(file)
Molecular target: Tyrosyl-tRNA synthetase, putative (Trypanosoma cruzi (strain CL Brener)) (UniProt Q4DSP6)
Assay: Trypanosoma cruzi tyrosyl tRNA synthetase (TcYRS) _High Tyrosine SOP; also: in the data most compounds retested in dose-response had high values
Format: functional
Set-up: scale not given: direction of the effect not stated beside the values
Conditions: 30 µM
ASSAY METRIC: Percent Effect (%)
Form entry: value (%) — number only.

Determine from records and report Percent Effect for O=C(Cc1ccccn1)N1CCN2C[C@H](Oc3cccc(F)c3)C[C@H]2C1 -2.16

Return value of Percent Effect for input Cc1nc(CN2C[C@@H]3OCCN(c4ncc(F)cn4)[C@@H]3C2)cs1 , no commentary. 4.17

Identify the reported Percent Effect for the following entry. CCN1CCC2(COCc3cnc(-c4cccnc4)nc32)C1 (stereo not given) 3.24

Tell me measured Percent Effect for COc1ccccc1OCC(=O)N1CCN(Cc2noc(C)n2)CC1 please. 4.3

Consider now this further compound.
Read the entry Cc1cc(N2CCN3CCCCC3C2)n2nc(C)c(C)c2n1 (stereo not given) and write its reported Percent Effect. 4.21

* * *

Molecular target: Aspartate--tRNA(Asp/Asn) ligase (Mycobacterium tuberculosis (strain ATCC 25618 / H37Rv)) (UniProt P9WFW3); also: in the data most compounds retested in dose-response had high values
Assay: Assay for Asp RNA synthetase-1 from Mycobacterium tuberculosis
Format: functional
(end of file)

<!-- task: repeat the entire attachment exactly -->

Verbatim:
Molecular target: Tyrosyl-tRNA synthetase, putative (Trypanosoma cruzi (strain CL Brener)) (UniProt Q4DSP6)
Assay: Trypanosoma cruzi tyrosyl tRNA synthetase (TcYRS) _High Tyrosine SOP; also: in the data most compounds retested in dose-response had high values
Format: functional
Set-up: scale not given: direction of the effect not stated beside the values
Conditions: 30 µM
ASSAY METRIC: Percent Effect (%)
Form entry: value (%) — number only.

Determine from records and report Percent Effect for O=C(Cc1ccccn1)N1CCN2C[C@H](Oc3cccc(F)c3)C[C@H]2C1 -2.16

Return value of Percent Effect for input Cc1nc(CN2C[C@@H]3OCCN(c4ncc(F)cn4)[C@@H]3C2)cs1 , no commentary. 4.17

Identify the reported Percent Effect for the following entry. CCN1CCC2(COCc3cnc(-c4cccnc4)nc32)C1 (stereo not given) 3.24

Tell me measured Percent Effect for COc1ccccc1OCC(=O)N1CCN(Cc2noc(C)n2)CC1 please. 4.3

Consider now this further compound.
Read the entry Cc1cc(N2CCN3CCCCC3C2)n2nc(C)c(C)c2n1 (stereo not given) and write its reported Percent Effect. 4.21

* * *

Molecular target: Aspartate--tRNA(Asp/Asn) ligase (Mycobacterium tuberculosis (strain ATCC 25618 / H37Rv)) (UniProt P9WFW3); also: in the data most compounds retested in dose-response had high values
Assay: Assay for Asp RNA synthetase-1 from Mycobacterium tuberculosis
Format: functional